A mother’s tale of crime and punishment in northern Mali

Aman Sethi writes: There are some decisions that a mother hopes she will never have to make: for instance, would she accept blood money from the man who killed her son?

Hadi Maiga was certain that money would never be able to assuage her grief; and so there she was — a slight woman in a flowing headscarf — in the middle of a vast sun-drenched square on an October evening in Timbuktu watching as the Islamic police led out Moussa Mohammed, the man accused of shooting her son Ibrahim.

Once unshackled, the accused fell to his knees and prayed for what seemed like a long, long time. An Islamic walked up to Ms. Maiga and offered her a gun. She refused to touch it. The gun was handed to her younger son Abdullah who declined as well.

The prisoner stood up from his prayers; an order was given, and a guard from the Islamic police shot him in the back. The prisoner collapsed but staggered back up to his feet so the police shot him again. And to the sand he fell, and there he lay till that night when they brought him to the local hospital.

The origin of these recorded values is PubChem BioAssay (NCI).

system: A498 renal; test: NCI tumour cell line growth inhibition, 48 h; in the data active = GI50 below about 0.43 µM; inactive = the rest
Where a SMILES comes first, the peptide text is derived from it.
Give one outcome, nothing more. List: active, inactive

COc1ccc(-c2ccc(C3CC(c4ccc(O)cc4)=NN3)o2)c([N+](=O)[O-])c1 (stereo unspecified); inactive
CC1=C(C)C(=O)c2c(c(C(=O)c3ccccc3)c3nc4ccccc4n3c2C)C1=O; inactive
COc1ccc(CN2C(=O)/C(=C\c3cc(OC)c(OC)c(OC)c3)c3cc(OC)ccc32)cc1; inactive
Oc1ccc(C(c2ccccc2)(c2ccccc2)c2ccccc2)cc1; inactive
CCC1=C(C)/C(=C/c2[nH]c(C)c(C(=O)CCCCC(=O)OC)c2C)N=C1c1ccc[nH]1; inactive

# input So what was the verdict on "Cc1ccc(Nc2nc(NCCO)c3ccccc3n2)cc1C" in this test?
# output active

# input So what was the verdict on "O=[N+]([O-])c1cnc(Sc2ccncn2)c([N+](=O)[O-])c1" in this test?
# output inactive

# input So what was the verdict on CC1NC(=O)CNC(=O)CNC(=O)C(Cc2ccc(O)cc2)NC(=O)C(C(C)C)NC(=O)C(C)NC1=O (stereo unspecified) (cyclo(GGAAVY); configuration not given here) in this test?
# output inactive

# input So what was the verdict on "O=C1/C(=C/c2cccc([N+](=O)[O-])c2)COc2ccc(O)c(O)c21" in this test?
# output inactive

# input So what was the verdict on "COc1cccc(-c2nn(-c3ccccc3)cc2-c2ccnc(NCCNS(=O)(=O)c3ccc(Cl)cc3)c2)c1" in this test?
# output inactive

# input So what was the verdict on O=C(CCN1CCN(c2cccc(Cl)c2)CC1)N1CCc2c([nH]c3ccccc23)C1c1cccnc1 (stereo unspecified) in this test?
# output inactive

“Praise the Lord,” said the commander of the Islamic police as the body was wheeled into the morgue. Outside, the rain suddenly pelted down on this town — renowned for its earthen mosques, mausoleums, 333 saints and the solitary djinn.

Before French and Malian forces reclaimed swathes of northern Mali from a ten-month Islamist occupation in January this year, the militants had gained universal notoriety for their radical interpretation and harsh implementation of sharia law.

There is no one universally accepted set of sharia as jurisprudence is drawn from the Koran, the word of God; the Hadith, which describes the way of the Prophet; and fiqh, the human interpretation of divine texts. In the post-colonial period, Muslim communities have tended to adopt aspects of sharia into personal and civil law, rather than criminal law.

In Timbuktu, the militants interpreted the sharia as divine sanction to destroy the medieval mausoleums of venerated Muslim saints, burn rare treatises on religion and science, and impose a regime of flogging, amputations and public executions.

Documents recovered from abandoned Islamist buildings, hospital records, and interviews suggest the 10-month occupation was not a descent into anarchy but a lucidly planned, and often terrifying, attempt at realising a vision of a more just, pure, and orderly society. [Continue reading…]

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